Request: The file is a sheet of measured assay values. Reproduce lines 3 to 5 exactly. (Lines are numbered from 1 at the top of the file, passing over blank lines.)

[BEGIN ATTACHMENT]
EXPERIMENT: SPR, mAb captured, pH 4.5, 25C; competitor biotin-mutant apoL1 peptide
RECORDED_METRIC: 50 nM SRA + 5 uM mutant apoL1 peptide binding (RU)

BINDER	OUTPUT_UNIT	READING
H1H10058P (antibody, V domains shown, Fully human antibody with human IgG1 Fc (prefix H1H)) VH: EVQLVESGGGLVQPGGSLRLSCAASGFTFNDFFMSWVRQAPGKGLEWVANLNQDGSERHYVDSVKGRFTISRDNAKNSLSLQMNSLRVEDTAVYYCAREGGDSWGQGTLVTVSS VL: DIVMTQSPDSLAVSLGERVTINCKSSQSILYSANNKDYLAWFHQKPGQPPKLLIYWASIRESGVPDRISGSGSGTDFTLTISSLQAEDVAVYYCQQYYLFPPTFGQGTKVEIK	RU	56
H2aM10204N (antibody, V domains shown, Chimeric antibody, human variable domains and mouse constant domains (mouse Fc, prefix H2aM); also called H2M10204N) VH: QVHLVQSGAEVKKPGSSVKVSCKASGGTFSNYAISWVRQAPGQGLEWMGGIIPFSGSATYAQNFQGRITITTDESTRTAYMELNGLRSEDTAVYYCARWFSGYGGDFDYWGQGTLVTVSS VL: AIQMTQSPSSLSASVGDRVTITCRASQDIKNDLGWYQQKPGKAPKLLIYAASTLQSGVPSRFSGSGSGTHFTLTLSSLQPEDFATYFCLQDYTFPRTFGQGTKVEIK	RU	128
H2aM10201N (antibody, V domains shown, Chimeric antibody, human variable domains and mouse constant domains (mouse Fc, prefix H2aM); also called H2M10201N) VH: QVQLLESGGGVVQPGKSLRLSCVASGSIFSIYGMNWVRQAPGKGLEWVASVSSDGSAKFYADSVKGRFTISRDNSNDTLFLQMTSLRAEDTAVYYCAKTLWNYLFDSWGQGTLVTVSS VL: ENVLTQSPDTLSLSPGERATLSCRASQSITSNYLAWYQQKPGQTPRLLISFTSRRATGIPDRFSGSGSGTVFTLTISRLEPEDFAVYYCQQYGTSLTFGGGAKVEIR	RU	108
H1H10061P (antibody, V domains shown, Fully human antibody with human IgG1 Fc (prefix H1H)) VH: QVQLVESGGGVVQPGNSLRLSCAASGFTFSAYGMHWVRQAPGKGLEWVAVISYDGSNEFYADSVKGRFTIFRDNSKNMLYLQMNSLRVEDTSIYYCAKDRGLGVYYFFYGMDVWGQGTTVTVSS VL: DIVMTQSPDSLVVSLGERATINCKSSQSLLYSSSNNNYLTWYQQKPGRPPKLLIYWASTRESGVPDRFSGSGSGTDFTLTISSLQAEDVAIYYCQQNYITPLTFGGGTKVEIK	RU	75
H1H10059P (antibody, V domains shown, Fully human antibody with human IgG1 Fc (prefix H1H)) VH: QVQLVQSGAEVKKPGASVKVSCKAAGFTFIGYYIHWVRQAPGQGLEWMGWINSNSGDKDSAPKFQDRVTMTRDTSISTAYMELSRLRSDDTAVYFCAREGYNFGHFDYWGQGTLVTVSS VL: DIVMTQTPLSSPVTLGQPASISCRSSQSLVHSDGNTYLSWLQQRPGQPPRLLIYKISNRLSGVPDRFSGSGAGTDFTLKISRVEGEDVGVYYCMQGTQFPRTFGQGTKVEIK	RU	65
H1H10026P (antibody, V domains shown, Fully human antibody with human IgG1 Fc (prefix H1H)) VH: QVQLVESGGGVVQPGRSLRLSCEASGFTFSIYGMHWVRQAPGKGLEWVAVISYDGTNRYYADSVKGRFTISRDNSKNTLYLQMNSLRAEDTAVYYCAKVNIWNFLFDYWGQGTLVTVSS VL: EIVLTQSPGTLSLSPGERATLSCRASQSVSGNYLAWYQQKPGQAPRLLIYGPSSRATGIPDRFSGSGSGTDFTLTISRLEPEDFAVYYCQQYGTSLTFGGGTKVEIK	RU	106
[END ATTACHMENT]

BINDER	OUTPUT_UNIT	READING
H1H10058P (antibody, V domains shown, Fully human antibody with human IgG1 Fc (prefix H1H)) VH: EVQLVESGGGLVQPGGSLRLSCAASGFTFNDFFMSWVRQAPGKGLEWVANLNQDGSERHYVDSVKGRFTISRDNAKNSLSLQMNSLRVEDTAVYYCAREGGDSWGQGTLVTVSS VL: DIVMTQSPDSLAVSLGERVTINCKSSQSILYSANNKDYLAWFHQKPGQPPKLLIYWASIRESGVPDRISGSGSGTDFTLTISSLQAEDVAVYYCQQYYLFPPTFGQGTKVEIK	RU	56
H2aM10204N (antibody, V domains shown, Chimeric antibody, human variable domains and mouse constant domains (mouse Fc, prefix H2aM); also called H2M10204N) VH: QVHLVQSGAEVKKPGSSVKVSCKASGGTFSNYAISWVRQAPGQGLEWMGGIIPFSGSATYAQNFQGRITITTDESTRTAYMELNGLRSEDTAVYYCARWFSGYGGDFDYWGQGTLVTVSS VL: AIQMTQSPSSLSASVGDRVTITCRASQDIKNDLGWYQQKPGKAPKLLIYAASTLQSGVPSRFSGSGSGTHFTLTLSSLQPEDFATYFCLQDYTFPRTFGQGTKVEIK	RU	128